Trade Finance is the process of financing certain activities in international trade and commerce. It includes lending, factoring, letters of credit, insurance, and export credit. Import and Export Companies, Financiers and Banks, Export Credit Agents, and Insurers are the main participants in this form of financial service.
How Does it Work?
1. Repayment terms are short term.
2. Financing is considered a “safety-net” to assist and protect the interests of B2B, buyers, and sellers in the international marketplace, by ensuring that the efforts of all parties are completed satisfactorily, notably where multiple currencies are involved.
3. Trade Finance has developed into a broad ecosystem, contributing to the growth of international trade. The WTO (World Trade Organisation) estimates that 80% to 90% of international trade is reliant on this method of finance.
4. Insolvency or lack of funds are not reasons why a company will take Trade Finance. Instead, it is a prudent method of protection against currency fluctuation, political instability, non-payment problems or credit worthiness of involved parties.
- “A” (exporter) wants to be paid upfront for a shipment from “B” (importer).
- The risk to the “B” is that “A” could take the money and not send the goods.
- “A” (exporter) extends a personal line of credit to “B” (importer), only to find that “B” refuses to pay on delivery or delays payment indefinitely.
Trade Finance Solution:
- A “Letter of Credit” for the goods, which become “tradeable assets” is issued by the bank of “B” (importer) to “A’s” (exporter) name and with his home bank or finance house. This letter of credit guarantees payment to “A.” by “B.” upon proof of receipt of shipment.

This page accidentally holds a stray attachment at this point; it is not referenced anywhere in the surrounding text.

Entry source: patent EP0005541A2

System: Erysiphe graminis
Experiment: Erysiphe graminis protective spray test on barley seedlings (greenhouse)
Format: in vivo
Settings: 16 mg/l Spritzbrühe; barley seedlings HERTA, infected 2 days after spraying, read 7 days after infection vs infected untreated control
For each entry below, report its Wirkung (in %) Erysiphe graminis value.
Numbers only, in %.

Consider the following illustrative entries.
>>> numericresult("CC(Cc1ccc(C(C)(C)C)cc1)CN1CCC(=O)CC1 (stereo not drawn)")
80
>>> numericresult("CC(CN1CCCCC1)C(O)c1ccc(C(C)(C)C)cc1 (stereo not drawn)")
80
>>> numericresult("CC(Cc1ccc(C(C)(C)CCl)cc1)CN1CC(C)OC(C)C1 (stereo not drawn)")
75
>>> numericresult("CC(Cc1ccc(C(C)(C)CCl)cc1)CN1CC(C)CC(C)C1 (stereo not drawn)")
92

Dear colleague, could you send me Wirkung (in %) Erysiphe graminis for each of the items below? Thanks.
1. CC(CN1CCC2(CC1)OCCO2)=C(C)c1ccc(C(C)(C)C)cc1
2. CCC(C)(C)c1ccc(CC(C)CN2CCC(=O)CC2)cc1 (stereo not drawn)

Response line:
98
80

- The Letter of Credit forms the legal document and the goods become the Tradeable Asset: The bank has a lien on the goods should they not be paid for.
- Although relatively cumbersome, this form of payment is still one of the most used financial mechanisms for International Trade Finance.
- Trade Finance takes many forms both for domestic and international shipping and covers pre and post-shipment finance, direct payment to suppliers, loans, revolvers, and Letters of Credit.
- The system is well known in the UK to obtain funds to bridge the gap between shipping and payment.
Pros and Cons of Trade Finance
- A tailored option for businesses that need to offer LCs or cash deposits to secure orders with suppliers, both locally and internationally
- Funding can be up to 100% of eligible purchase orders
- LC (Letter of Credit) might need to be “cash-backed” or have a property asset as security.
- The Non-bank Fund Providers do not always require Property Security. The caveat is that goods must be pre-sold and be finished (fully manufactured and saleable) products. Anything which requires further manufacturing or packaging is not eligible for this funding option.